The presence or absence of large predators within a changing system is expected to trigger a cascade effect among animals and plants, one that will take decades of research to understand. The absence of lion (apex predators) will reduce predatory pressure on herbivores and, as a result, certain species may over-impact the vegetation. Limits of carrying capacities may be reached or exceeded, and movement reduced. Predator-prey avoidance will expect to have impacts on the trophic structure. The Tswalu divide between Korannaberg and Lekgaba provides the perfect opportunity to study cascade effects in a semi-arid environment.

Nowhere in the world do the benefits of cooperative breeding assist in the survival of a species as in arid environments. The need for increased search for food, nesting sites, anti-predator surveillance as well as the number of reduced breeding individuals to ensure the survival of progeny are not well understood. Age structure, behaviour relations between family members, reproductive success and interaction between dominant and sub-dominant animals in arid environments are poorly documented. Invertebrates have some of the greatest cooperative communal structures, the majority under-researched. Huge scope for research lies within arid-associated species.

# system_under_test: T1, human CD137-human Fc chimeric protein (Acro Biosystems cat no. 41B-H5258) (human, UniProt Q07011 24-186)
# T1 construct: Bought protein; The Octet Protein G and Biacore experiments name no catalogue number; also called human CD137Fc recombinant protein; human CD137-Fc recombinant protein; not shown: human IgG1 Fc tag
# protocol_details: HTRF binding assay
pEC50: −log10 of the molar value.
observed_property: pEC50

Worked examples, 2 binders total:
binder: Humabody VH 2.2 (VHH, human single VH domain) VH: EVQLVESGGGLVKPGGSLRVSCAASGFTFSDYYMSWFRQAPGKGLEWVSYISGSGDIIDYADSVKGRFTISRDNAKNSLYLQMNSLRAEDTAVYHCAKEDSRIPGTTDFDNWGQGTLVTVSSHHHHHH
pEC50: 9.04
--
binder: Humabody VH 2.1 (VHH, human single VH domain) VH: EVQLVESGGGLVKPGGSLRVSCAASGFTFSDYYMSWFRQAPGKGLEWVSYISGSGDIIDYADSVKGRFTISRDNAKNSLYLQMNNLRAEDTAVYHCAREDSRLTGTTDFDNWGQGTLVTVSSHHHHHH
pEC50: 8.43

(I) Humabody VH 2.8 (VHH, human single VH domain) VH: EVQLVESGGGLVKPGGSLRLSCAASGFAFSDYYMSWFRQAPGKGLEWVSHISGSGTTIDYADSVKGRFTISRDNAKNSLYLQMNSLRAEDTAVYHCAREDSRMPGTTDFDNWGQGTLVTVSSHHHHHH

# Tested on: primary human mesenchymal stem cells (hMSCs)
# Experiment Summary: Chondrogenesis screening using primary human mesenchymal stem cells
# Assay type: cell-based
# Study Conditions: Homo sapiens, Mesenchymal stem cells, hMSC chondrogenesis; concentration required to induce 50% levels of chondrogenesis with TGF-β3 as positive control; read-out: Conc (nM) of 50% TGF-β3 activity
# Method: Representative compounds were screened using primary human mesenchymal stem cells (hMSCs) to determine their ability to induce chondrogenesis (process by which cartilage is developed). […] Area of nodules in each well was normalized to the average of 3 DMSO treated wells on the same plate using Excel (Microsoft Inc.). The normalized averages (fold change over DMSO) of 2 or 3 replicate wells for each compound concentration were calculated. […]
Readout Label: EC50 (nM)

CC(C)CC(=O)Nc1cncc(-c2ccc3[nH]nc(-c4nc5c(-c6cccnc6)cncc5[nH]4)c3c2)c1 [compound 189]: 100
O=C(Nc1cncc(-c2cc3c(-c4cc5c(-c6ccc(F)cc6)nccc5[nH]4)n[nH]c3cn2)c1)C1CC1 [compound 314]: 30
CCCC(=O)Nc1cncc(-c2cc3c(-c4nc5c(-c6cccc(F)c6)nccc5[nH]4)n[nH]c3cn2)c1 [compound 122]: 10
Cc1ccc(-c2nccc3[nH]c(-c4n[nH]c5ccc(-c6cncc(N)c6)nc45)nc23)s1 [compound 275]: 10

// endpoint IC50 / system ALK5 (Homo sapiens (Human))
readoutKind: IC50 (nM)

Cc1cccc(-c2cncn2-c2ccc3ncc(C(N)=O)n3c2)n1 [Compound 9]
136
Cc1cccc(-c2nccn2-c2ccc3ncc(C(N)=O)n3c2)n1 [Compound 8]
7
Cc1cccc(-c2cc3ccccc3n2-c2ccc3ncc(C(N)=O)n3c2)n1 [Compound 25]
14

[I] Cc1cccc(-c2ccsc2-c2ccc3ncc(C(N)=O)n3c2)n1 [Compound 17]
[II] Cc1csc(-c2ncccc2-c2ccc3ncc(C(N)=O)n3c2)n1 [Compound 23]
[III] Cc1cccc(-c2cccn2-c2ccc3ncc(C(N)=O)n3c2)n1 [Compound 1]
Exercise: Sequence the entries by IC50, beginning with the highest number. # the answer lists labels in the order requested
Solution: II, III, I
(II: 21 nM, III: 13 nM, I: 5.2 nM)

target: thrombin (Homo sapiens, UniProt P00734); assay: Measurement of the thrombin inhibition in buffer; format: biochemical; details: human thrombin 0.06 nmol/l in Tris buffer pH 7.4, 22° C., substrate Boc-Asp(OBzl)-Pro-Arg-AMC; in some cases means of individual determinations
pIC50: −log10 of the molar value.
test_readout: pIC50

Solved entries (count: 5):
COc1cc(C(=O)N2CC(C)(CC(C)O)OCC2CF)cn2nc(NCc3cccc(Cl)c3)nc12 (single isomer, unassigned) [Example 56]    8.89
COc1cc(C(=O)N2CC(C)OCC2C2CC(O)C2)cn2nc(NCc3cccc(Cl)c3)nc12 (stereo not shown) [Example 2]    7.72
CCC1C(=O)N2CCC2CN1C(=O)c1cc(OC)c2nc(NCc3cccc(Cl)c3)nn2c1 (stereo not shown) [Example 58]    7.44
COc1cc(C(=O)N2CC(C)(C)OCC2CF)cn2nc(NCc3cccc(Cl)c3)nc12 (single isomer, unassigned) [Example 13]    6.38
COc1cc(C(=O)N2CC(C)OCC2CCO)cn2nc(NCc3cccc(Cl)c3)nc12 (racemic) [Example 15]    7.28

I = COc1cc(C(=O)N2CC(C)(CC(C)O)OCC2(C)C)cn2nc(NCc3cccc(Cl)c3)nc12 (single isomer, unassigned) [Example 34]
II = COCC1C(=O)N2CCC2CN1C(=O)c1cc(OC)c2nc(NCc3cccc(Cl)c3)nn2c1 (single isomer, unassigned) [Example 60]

Disease has the potential to impact species and populations on a global scale. Some diseases are endemic and/or indigenous, while others are introduced directly or via a series of exotic hosts.

  • What are the impacts of these diseases to species composition on Tswalu, and how are different species affected?
  • What are the implications for Tswalu?
  • What are the implications for the region?
  • Do we understand the relationships of the hosts?
  • Which environmental conditions are conducive to various diseases, and are there early environmental warning signs which can be detected?
  • What are the life cycles of diseases in the arid areas, compared with what we know from elsewhere in South Africa?
  • Which diseases are hosted within a population, and what are the environmental triggers for these outbreaks?
  • How do species within a population cope with such diseases?
  • Are there adaptations to disease?
  • What breaks a disease cycle?
  • What intervention, if any, is required by management for different species and different diseases?